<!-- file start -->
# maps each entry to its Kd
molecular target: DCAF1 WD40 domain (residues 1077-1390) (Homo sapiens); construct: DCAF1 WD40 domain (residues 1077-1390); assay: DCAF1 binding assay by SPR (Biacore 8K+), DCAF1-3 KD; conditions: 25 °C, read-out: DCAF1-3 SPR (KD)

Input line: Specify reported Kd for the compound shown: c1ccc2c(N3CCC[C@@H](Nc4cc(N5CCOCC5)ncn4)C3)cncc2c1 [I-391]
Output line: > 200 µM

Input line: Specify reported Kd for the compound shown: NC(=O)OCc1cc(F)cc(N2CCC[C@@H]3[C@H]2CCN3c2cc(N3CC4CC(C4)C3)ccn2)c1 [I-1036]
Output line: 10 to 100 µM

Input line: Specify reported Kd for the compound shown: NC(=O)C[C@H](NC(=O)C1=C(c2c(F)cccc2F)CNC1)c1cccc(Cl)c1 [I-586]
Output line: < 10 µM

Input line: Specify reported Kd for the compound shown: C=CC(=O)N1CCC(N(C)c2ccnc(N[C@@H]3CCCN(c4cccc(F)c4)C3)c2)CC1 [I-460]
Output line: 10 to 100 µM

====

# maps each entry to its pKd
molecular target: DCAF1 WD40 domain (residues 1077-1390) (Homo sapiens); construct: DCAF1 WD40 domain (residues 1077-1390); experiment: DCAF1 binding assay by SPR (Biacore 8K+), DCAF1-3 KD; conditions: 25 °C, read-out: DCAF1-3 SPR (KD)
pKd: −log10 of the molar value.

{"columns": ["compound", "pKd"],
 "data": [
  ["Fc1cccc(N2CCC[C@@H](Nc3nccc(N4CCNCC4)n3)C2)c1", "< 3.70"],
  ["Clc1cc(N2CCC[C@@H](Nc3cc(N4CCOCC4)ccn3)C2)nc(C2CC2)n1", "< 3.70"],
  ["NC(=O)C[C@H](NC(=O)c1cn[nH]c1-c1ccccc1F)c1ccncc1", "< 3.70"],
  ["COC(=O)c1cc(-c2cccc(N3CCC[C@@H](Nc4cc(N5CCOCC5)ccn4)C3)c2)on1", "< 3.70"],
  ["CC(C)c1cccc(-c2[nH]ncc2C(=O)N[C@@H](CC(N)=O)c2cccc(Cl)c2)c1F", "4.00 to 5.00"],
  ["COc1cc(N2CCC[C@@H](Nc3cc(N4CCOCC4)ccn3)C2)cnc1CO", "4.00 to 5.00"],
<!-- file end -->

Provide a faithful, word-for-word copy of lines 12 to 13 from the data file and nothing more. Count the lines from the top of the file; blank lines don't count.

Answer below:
# maps each entry to its pKd
molecular target: DCAF1 WD40 domain (residues 1077-1390) (Homo sapiens); construct: DCAF1 WD40 domain (residues 1077-1390); experiment: DCAF1 binding assay by SPR (Biacore 8K+), DCAF1-3 KD; conditions: 25 °C, read-out: DCAF1-3 SPR (KD)